Beyond RICE: Other Conservative Therapies For Sports Injuries

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The term "conservative therapy" is used to describe non-surgical, non-invasive treatment measures for sports injuries. For years, RICE has been the backbone of conservative therapies. The acronym stands for "rest, ice, compression, elevation." Indeed, RICE can help heal a lot of injuries, but over the past few years, there have been advances in medical science resulting in additional conservative therapies. If you are suffering from a sports injury, here are some conservative treatments — beyond RICE — that you should explore.

Massage Therapy

Doctors and scientists have been becoming more aware of the therapeutic benefits of massage. It does not just feel good. It helps alleviate inflammation and increase circulation to the area being massaged, which can speed the healing of a sports injury. Massage can be really helpful for healing injuries that involve tendons and ligaments. These tissues have very little circulation, which is why they take so long to heal. However, having the area around an injured tendon or ligament massaged can help increase circulation to the area. Massage also relieves stress, and people tend to heal better when they are not stressed out.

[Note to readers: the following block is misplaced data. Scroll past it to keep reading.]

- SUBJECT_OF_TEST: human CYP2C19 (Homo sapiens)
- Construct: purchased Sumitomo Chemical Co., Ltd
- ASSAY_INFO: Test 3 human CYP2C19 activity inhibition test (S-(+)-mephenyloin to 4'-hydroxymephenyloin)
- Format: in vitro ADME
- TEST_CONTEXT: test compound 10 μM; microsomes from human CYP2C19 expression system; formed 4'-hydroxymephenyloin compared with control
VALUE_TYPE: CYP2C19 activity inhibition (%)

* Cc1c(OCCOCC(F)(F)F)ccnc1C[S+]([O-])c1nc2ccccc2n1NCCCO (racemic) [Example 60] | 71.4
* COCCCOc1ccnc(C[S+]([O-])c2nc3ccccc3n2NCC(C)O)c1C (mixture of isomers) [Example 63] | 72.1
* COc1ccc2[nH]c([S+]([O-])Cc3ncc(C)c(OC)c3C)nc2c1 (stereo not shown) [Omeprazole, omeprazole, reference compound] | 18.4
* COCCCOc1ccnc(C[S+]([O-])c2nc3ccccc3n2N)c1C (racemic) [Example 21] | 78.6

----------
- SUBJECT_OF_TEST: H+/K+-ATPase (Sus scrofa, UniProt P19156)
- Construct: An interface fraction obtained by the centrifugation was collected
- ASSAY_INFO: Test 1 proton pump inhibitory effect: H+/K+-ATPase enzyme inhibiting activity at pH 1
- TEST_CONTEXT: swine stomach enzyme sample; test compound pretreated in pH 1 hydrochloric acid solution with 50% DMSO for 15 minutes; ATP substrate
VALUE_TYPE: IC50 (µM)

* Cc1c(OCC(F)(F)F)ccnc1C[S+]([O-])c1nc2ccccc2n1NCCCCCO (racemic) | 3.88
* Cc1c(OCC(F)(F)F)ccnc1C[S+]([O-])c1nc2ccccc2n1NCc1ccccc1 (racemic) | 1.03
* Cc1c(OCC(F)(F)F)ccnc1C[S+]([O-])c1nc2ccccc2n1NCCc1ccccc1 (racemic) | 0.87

Cold Laser Therapy

You might think of lasers as high-powered, dangerous instruments, but there are actually low-powered lasers with longer wavelengths. They won't damage your tissues, and in fact, they will help promote healing. Cold laser therapy changes the frequency at which the exposed body tissues vibrate, which can speed up healing. Like massage, it can also draw more blood to the area, providing the injured tissues with the nutrients and oxygen they need to make repairs. Many physical therapists and chiropractors offer cold laser therapy. A treatment session only takes a few minutes, and you can have several sessions per week.

Magnet Therapy

Magnet therapy involves wearing a band or wrap with magnets embedded in it around the injured area. Although nobody is quite sure how or why this works, it seems to change cell and neural activity in the area in a way that promotes healing and pain relief. The best thing about magnet therapy is that you can put the magnets on and let them work while you go about your day. You can wear them all day as you attend school or go to work. 

RICE remains the cornerstone of good, conservative therapy for sports injuries. But if you can work one or more of the above therapies into your routine as well, you'll be better off. Visit a site like to learn more about sports injury treatments.